As a child in Louisville, Kentucky, performed in and produced amateur theatricals
At age 16, joined the Manhattan Fair and Carnival Company; changed first name to Tod
Billed as "The Living Corpse" in one carnival act; would be buried alive for up to two days at a time
Briefly appeared as a clown with the Ringling Brothers Circus
Performed in vaudeville as a contortionist and clown as well as a singer and dancer and a comic, the latter in partnership with several other performers including Charles Murray; traveled throughout the world
Introduced to D W Griffith by former partner Charles Murray; joined Biograph Studios as a performer
Feature acting debut, had bit role as an undertaker in "Scenting a Terrible Crime", directed by Griffith
Moved to Hollywood with Griffith
Began directing career, helming two-reel shorts like "The Living Death" and "The Lucky Transfer"
Involved in an automobile accident while driving drunk that resulted in the death of comic Elmer Booth, a passenger in the car (June 17)
Was an assistant director to D.W. Griffith on "Intolerance"; also acted in the film
Wrote and directed the comedy short, "The Mystery of the Leaping Fish"
Feature film directing debut, the Civil War romance "Jim Bludso"; co-directed with star Wilfred Lucas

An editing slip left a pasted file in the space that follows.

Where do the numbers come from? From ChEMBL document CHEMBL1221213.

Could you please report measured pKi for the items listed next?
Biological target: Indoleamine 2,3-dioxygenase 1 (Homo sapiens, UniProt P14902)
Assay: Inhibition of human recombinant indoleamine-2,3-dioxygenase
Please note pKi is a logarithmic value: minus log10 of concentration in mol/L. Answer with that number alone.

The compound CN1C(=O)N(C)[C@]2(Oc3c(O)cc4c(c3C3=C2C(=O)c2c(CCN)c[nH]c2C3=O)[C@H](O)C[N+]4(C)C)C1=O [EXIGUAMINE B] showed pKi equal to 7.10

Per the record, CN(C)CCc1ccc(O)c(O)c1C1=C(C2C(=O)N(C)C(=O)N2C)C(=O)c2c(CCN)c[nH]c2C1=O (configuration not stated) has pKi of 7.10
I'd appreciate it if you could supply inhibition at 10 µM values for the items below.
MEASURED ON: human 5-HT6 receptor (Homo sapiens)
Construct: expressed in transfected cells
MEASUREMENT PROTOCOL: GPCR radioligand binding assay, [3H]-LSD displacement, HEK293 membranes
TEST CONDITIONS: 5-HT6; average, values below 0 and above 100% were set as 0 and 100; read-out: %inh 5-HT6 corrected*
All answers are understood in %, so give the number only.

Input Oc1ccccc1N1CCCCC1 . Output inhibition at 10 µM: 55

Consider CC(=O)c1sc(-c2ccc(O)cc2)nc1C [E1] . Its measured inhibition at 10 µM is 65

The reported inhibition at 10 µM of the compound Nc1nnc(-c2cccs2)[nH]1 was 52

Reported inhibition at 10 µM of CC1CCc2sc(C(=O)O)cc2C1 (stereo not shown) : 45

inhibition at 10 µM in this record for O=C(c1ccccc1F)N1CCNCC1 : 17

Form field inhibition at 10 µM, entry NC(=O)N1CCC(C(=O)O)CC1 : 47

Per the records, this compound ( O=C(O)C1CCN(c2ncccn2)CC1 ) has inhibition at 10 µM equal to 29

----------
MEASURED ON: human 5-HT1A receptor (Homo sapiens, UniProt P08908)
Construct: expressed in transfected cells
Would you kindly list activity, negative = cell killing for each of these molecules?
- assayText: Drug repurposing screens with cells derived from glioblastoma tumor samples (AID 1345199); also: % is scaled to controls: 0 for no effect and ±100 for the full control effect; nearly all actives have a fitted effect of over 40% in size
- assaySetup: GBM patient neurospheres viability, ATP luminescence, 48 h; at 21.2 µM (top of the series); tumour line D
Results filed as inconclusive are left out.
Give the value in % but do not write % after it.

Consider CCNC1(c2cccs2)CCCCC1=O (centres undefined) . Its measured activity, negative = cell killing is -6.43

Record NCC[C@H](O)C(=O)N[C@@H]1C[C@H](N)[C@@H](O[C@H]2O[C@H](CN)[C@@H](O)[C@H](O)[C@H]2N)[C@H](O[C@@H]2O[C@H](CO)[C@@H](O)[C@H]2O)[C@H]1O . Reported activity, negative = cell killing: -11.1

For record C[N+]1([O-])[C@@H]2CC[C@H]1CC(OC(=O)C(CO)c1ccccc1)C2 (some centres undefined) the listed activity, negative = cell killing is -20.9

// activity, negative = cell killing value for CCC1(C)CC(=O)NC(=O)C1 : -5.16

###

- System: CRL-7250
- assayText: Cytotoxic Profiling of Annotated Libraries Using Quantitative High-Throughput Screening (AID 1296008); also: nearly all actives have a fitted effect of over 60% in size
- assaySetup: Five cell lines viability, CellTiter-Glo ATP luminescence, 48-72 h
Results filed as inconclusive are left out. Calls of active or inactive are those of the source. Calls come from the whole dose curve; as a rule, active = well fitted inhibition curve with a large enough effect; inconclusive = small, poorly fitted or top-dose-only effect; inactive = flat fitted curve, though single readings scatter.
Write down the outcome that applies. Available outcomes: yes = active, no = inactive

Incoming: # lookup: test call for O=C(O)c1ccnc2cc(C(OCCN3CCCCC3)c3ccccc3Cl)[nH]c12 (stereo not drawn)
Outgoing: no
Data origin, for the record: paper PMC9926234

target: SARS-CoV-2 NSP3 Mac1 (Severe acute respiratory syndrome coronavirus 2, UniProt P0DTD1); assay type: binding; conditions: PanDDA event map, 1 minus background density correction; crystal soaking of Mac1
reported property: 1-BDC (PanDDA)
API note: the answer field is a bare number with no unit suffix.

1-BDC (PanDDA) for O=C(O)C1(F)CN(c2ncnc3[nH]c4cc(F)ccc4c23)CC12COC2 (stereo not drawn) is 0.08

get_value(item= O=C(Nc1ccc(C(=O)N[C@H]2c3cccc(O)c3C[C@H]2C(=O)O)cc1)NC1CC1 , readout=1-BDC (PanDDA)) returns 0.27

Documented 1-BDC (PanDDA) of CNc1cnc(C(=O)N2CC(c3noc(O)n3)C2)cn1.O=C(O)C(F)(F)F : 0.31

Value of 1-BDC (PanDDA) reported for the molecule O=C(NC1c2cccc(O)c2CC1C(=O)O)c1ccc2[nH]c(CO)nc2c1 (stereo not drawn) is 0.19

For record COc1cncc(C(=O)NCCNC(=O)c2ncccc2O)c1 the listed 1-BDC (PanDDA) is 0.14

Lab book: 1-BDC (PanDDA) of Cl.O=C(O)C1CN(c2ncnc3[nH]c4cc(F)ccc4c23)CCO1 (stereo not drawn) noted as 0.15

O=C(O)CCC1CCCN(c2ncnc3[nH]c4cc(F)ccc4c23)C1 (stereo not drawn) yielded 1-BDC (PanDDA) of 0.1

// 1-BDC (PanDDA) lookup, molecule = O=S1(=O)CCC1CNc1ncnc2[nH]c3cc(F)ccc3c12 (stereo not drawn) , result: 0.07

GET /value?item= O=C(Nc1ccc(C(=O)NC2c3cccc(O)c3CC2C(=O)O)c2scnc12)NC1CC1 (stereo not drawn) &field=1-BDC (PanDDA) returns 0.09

Helmed several films for Metro, many with Edith Storey as star
Began directing for Bluebird Photoplays; later joined Universal by year's end
Initiated collaboration with actress Priscilla Dean with "Which Woman" and "The Brazen Beauty"
Received screenplay credit for "Set Free"; also directed
First collaboration with Lon Chaney, "The Wicked Darling", starring Priscilla Dean
Last film under Universal contract, "White Tiger"
Struggled with alcoholism for roughly two years
Career turned around after directing "The Unholy Three" for MGM; film starred Chaney, Victor McLaglen and Harry Earles
Helmed "The Black Bird", starring Chaney
Clashed with studio heads over "The Show", featuring John Gilbert and Chaney; dark subject matter (a circus sideshow) offended many critics
Last collaboration with Chaney, "Where East Is East"; also last silent film
First sound film, "The Thirteenth Chair"; also released as a silent; first film with Bela Lugosi
Loaned out to Universal
Directed, "Dracula" (for Universal); director's first choice for part was Chaney who was too ill to work; title role eventually played by Bela Lugosi who had originated it on Broadway
Status at MGM lessened after the box-office failure of "Freaks"; studio cut 20 minutes after a disastrous preview; contemporary critics and audiences dismissed film; banned from screenings in Great Britain until 1962
Reteamed with John Gilbert on "Fast Workers", a drama about construction workers that proved a flop
Directed the intriguing "The Devil Doll"
Last film, "Miracles for Sale"
Formally retired from filmmaking
Received screen credit for the story for "Inside Job"
Developed throat cancer in the 1950s and underwent an operation on his tongue